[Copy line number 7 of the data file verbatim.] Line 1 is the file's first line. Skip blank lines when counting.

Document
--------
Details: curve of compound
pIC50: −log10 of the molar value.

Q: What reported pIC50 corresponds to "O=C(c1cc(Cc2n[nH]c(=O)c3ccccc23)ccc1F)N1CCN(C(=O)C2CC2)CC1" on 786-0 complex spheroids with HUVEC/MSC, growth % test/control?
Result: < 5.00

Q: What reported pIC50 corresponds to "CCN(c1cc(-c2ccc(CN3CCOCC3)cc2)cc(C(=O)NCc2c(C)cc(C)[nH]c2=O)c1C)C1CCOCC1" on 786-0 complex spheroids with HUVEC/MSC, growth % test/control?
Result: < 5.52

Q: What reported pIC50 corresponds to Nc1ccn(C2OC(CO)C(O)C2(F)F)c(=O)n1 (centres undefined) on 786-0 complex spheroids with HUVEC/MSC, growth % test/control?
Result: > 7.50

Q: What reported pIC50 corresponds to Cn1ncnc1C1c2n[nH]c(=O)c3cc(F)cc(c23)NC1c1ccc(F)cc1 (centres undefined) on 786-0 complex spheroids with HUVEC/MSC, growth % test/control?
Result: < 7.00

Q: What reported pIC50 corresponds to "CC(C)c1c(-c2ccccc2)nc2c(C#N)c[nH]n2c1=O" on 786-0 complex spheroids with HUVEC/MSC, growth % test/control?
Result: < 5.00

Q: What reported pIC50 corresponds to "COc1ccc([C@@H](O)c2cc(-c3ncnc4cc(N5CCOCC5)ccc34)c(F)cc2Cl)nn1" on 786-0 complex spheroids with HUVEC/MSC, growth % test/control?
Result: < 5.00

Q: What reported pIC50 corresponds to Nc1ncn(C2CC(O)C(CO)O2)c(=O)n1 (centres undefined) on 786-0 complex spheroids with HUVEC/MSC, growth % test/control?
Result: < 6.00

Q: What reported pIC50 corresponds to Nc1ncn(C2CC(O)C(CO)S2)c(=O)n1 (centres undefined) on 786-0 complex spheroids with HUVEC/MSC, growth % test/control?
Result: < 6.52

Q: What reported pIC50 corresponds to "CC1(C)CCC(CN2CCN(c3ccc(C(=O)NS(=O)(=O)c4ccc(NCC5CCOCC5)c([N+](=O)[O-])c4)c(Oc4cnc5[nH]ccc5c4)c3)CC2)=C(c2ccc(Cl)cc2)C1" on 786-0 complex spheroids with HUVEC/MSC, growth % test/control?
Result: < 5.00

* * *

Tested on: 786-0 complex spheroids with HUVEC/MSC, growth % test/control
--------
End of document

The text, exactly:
Q: What reported pIC50 corresponds to Nc1ccn(C2OC(CO)C(O)C2(F)F)c(=O)n1 (centres undefined) on 786-0 complex spheroids with HUVEC/MSC, growth % test/control?